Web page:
2006 BMW 550i. Click image to enlarge
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By Chris Chase
The 2004 BMW 5 Series was the second of the company’s cars to wear sheetmetal designed by noted car designer, Chris Bangle. The first was the 2002 7 Series, a car that became one of the most controversial vehicles in the company’s history.
The fifth-generation 5 Series, known internally and to enthusiasts by its E60 platform code, was also controversial not only for its styling but for the amount of electronic controls that the car included, including the iDrive control system that debuted in the 7 Series.
The 2004 5 Series was available as the 530i, with a 225-horsepower, 3.0-litre inline six-cylinder, and the 545i, with a 325-hp, 4.4-litre V8. In 2006, a second version of the six-cylinder was added to create the 215-horsepower 525i, and a 4.8-litre V8 replaced the 4.4 in the 550i; the 530i carried over. Also new was the first use of BMW’s xDrive all-wheel drive system in a 5 Series, available with both six-cylinder models. These cars were designated 525xi and 530xi.
A station wagon model, dubbed the Touring, was added in 2006 as a 2007 model, but was only offered with the larger six-cylinder engines and standard all-wheel drive.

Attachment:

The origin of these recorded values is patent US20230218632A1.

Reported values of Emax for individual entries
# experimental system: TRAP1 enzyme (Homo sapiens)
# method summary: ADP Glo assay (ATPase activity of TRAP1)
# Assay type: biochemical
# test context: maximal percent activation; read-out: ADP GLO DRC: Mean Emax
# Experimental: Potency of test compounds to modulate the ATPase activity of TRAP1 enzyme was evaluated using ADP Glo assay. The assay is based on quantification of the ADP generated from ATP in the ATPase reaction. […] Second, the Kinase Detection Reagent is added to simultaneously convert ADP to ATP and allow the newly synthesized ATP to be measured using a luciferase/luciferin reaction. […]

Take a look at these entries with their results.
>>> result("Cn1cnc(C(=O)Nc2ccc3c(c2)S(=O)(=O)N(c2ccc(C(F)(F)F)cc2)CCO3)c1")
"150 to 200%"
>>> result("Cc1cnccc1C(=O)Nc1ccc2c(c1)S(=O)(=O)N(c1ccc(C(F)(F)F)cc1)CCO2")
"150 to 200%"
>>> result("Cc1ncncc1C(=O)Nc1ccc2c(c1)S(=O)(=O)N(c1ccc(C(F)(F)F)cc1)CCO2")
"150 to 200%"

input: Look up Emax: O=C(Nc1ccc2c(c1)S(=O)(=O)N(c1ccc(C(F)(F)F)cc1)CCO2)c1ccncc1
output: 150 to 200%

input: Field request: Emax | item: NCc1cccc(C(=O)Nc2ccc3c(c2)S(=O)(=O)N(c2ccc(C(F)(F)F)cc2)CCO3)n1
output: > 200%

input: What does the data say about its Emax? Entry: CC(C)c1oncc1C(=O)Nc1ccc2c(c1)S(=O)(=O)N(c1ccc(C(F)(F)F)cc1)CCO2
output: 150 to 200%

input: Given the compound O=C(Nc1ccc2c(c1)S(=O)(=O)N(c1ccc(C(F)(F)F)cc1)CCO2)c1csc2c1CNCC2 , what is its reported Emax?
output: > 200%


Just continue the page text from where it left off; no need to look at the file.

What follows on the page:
2005 BMW 550i. Click image to enlarge
The 2008 5 Series got a gentle styling update and two new six-cylinder engines. One was a naturally-aspirated 3.0-litre making 230 horsepower, and used in the 528i, and a turbocharged 3.0-litre six that made 300 horses in the 535i; either could be paired with all-wheel drive. The 550i’s drivetrain remained unchanged.
For 2009 models, the rear-wheel drive 535i was dropped, and all-wheel drive models were newly designated 528i/535i xDrive.
Transmission choices included six-speed manual and automatic transmissions.
The M5, the “halo car” of the 5 Series line, was introduced in 2006 and used a wicked 5.0-litre V10 making 500 hp, and mated to BMW’s seven-speed SMG sequential gearbox. The M5 got a six-speed manual as standard equipment in 2007, with the SMG remaining as the option.
2006 BMW 530xi Touring. Click image to enlarge
Fuel consumption ratings in 2005 were 11.9/7.3 L/100 km (all figures city/highway) for six-cylinder models and 14.3/8.6 with the V8. The 2007 550i, with its new V8, was rated at 14.8/9.3, and the M5 at 19.9/11.9 L/100 km. The new six-cylinders introduced in 2008 earned ratings of 11.2/7.0 for the non-turbo six and 12.4/7.7 L/100 km for the turbo six, and the 550i’s ratings improved notably to 14.0/9.1.
Naturally, the added weight and friction of the xDrive all-wheel drive system increases fuel consumption – by a little less than 10 per cent. In most models, the automatic transmission actually improves fuel consumption ratings by a few tenths of a litre per 100 km.
The turbocharged six-cylinder used in the 535i appears prone to problems with the turbocharger, as well as troubles with the engine’s high pressure fuel pump (abbreviated as HPFP). Read more about this problem here and here.